The Environmental Responsibility of the Regionalizing Electric Utility Industry

Article excerpt

Power transactions trading at lowest cost will eliminate certain environmental and renewable resources, which trade above the market clearing power price, unless otherwise protected by government policy. (1)


The invitation to this symposium prompted me to do some serious head scratching. Would I discuss whether "environmental regulations currently act as a barrier to entry in energy markets and whether the current regime strikes the right balance between environmental protection and efficiency"? (2) In this time of massive uncertainty over the future of "energy markets," could environmental laws be the roadblock to progress?

In my view and those of numerous others, (3) progress toward wholesale and retail markets ("restructuring") has slowed through poor design of the regulatory and technical infrastructure and the combination of California, Enron, (4) the uncertain future of FERC's Standard Market Design ("SMD") (5) and Wholesale Power Market Platform ("WPMP") (6) proposals, states grappling with "stranded costs" and other transition issues, and complex problems of market structure and operation. Indeed, some of the same luminaries in the field who are participants in this Symposium will be contributing papers to a symposium early next year on "Realizing the Promise of Electric Deregulation." (7)

Even those who haven't yet given up on restructuring don't put much blame on environmental laws. (8) But that hardly means that there aren't important environmental considerations in restructuring. In this Article, I will address environmental issues in the context of our rapidly evolving understanding of "restructuring." The market for electricity is fast becoming a series of regional marketplaces for wholesale transactions, operating on bid-based systems that move power at the lowest cost. (9) There are plenty of states where power is still delivered as it has been for decades: by "bundled" service provided by vertically integrated utilities. (10) However, the trend is toward regionalization, where independent entities control the transmission grid and play a major role in determining how power is delivered. These market participants, confusingly, have been known by a number of names and acronyms, though the most recent one is "regional transmission organizations" ("RTOs"). (11) The trend toward regional marketplaces continues unabated, even in the face of uncertainty about FERC regulatory efforts. (12)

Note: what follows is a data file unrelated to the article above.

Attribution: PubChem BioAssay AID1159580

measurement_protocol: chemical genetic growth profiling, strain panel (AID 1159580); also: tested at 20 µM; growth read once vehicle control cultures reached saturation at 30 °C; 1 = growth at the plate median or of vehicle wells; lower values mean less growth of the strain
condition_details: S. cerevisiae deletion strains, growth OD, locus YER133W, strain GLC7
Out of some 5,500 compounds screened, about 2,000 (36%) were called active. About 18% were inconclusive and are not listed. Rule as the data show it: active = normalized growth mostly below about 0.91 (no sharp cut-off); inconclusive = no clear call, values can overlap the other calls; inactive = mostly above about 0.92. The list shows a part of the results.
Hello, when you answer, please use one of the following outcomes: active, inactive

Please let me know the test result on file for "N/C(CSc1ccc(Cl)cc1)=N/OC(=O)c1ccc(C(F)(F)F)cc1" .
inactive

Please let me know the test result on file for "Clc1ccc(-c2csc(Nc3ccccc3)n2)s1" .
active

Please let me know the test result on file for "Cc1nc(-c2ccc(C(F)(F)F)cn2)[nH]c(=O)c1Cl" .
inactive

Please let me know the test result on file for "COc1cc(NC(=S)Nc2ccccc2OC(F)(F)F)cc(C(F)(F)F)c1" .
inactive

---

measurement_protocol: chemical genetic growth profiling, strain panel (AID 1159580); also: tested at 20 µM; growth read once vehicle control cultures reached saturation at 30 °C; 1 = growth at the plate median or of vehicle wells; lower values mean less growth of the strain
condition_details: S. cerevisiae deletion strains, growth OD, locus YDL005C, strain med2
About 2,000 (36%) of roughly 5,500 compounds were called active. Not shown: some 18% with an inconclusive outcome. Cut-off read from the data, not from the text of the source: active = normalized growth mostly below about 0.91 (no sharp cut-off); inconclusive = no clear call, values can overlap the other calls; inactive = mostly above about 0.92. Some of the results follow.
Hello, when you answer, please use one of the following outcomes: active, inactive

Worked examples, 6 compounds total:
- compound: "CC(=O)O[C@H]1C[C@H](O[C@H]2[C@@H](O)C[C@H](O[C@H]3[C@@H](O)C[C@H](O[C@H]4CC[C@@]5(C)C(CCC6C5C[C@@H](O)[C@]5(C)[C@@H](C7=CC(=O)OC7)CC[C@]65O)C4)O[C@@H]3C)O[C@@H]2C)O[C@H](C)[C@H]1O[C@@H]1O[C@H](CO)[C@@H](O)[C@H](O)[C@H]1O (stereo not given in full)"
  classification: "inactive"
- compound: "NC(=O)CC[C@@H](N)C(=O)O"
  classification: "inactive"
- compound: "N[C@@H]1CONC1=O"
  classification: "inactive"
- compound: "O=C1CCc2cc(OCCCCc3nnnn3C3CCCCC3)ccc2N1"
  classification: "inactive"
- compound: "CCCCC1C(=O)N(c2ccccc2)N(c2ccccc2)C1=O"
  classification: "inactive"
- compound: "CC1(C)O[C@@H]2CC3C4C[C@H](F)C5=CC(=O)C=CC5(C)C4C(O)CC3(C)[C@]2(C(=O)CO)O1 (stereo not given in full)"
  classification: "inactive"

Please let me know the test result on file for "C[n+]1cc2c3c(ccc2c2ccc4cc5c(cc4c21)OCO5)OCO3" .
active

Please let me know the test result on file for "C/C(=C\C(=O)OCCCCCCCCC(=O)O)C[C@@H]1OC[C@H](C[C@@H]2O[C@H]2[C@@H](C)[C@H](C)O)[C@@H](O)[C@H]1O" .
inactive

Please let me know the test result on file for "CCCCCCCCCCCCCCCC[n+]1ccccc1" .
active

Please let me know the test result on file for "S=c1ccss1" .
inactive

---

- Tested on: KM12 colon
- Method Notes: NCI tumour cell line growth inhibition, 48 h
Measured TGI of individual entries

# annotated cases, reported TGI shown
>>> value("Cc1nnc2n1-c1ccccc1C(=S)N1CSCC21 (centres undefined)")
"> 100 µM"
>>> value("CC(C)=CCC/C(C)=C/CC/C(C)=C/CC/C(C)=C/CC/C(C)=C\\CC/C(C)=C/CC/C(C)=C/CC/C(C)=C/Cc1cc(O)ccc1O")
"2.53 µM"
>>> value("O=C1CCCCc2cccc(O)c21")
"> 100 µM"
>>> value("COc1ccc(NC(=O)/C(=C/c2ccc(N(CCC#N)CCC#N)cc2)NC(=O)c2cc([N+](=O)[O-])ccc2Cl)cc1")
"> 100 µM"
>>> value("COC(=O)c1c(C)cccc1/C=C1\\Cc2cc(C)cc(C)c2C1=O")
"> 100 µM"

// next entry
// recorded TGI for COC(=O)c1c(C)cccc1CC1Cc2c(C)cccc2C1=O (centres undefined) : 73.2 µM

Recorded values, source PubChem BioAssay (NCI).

Environmental laws are not nearly as important as other business considerations in their impact on utilities' decisions to pool their assets. That discussion centers largely on considerations that don't have much to do with environmental laws: whether the profit motive is enough of an incentive for transmission firms to manage the grid properly, ensure reliability, or build new capacity. There is an important set of environmental concerns in the transmission area involving the ongoing controversy over the siting of new transmission lines. As Professors Rossi and Pierce explain in depth in their articles, opponents of new projects can use state and local laws to delay or even stop new transmission lines. (13) So for the moment I will focus on a different intersection of environmental laws and a regionalizing industry: the impacts on generation of electricity.


The electricity system has three parts: generation, transmission and distribution, (14) though the delineations among the three are becoming less clear. (15) Would there be more generators pouring their power into the new regional markets but for environmental regulators and their insistence that pollution be controlled?

Undeniably, the environmental laws make it difficult for some potential entrants in the generation business. A nuclear power plant can take more than a decade to get from the drawing board to operation, and much of that time would be spent in mandated environmental reviews. …